Rope ★★★★

Finally free from David O. Selznick's iron clutches, Hitchcock creates one of his greatest 'failures' with Rope; a movie known primarily for its self-imposed formal gimmick of being filmed in one apparent uninterrupted take. This is Hitchcock at his mischievous best and while it's not an entirely successful experiment, the seeds of many of his future masterworks are planted here.

It's a testament to Hitch's singular skills that he's able to create such a compelling work without the use of some of his most vital tools. By taking away the ability to use edits and montage, and with limited camera movements, he is stuck telling a story in real-time and has less control over manipulating perspective and point of view. It's insanely impressive that he's still able to generate tension, suspense, and drama without these elements, relying instead on an excellent cast, the thematic strength and daring of the material, and his uncanny ability to tap into the dark side of human psychology.

By showing us the murder that Brandon and Phillip commit at the beginning, Hitchcock removes the element of mystery from the story. As always, he's more interested in generating suspense, but he's also interested in manipulating his audience. Because we have the privileged knowledge of knowing that there's a body in that chest we are now complicit in Brandon and Phillip's crime. Hitchcock implicates us by perspective and association. On a moral level we might not be rooting for them to get away with it, but on a voyeuristic level we are because we know that the movie ends when the chest gets opened.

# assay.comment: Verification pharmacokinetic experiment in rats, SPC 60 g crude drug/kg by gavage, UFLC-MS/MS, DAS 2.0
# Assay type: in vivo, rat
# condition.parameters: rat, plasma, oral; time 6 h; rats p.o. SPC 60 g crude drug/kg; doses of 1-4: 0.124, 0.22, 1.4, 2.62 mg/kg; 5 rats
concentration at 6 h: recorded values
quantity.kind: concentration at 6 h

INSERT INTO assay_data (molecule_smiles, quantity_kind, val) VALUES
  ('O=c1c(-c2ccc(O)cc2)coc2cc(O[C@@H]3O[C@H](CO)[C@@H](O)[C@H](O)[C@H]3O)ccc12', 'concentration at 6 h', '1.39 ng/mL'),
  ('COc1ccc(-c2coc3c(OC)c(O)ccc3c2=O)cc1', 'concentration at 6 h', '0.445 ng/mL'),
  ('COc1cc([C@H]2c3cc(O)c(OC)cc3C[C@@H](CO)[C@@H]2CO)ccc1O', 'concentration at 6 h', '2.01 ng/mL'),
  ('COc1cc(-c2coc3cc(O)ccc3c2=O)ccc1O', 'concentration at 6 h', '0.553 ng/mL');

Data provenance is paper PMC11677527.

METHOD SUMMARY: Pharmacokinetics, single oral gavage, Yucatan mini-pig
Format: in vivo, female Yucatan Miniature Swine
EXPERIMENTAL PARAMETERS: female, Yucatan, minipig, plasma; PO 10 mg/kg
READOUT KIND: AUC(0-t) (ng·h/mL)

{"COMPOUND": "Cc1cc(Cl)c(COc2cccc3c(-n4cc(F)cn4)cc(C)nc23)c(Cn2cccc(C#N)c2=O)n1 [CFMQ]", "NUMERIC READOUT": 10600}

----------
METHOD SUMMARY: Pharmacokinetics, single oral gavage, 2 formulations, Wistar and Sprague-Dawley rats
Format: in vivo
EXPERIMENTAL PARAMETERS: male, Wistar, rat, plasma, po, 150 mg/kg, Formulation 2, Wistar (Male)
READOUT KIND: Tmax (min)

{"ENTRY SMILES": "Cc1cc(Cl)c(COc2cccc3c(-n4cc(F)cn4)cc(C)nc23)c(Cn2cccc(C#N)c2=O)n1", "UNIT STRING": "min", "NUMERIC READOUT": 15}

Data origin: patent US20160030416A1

Dall and Granger are fantastic as Brandon and Phillip. Dall is all cocky bravado and unrestrained id. He gets most of the best lines and bites into them with relish, wonderfully highlighting the dark comedy inherent in the situation and all of the Nietzsche-ian philosophy. Granger has the more difficult role as the introverted and sensitive Phillip. He spends the whole film in a state of discomfort and agitation. Granger's performance is the one that makes the film work as we can empathize with his feelings of guilt and remorse for his actions. Stewart is perhaps the one weak link in the cast, through no fault of his own. He does fine work with a difficult part, but his inherent decency and lack of ambiguity feels wrong for a character who spouts existential philosophy and had an affair with one of his male students. I can't help but think Hitch's first choice of Cary Grant would've been a better fit.

Rope should be remembered for more than its formal contrivances. It is an important work from the Master of Suspense that sees him delving into darker and more macabre aspects of human nature and revealing the consequences of indulging in one's fantasies.

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